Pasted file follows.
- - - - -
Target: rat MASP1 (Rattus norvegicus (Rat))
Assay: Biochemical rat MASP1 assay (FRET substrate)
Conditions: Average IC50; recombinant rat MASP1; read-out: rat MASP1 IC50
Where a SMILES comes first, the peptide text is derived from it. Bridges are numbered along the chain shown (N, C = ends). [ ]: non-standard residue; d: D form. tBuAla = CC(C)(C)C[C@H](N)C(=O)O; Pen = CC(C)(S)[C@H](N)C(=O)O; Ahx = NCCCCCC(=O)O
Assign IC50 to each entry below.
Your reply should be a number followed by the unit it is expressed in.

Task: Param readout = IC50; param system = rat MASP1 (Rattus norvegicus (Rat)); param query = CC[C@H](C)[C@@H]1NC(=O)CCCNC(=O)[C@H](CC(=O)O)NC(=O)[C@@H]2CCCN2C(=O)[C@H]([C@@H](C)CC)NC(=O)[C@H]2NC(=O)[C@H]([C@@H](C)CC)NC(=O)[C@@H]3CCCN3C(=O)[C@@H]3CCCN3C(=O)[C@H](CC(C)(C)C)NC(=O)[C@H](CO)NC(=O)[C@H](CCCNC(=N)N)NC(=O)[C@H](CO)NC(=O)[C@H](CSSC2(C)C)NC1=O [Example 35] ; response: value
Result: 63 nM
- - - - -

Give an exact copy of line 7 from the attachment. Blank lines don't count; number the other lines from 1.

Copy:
Task: Param readout = IC50; param system = rat MASP1 (Rattus norvegicus (Rat)); param query = CC[C@H](C)[C@@H]1NC(=O)CCCNC(=O)[C@H](CC(=O)O)NC(=O)[C@@H]2CCCN2C(=O)[C@H]([C@@H](C)CC)NC(=O)[C@H]2NC(=O)[C@H]([C@@H](C)CC)NC(=O)[C@@H]3CCCN3C(=O)[C@@H]3CCCN3C(=O)[C@H](CC(C)(C)C)NC(=O)[C@H](CO)NC(=O)[C@H](CCCNC(=N)N)NC(=O)[C@H](CO)NC(=O)[C@H](CSSC2(C)C)NC1=O [Example 35] ; response: value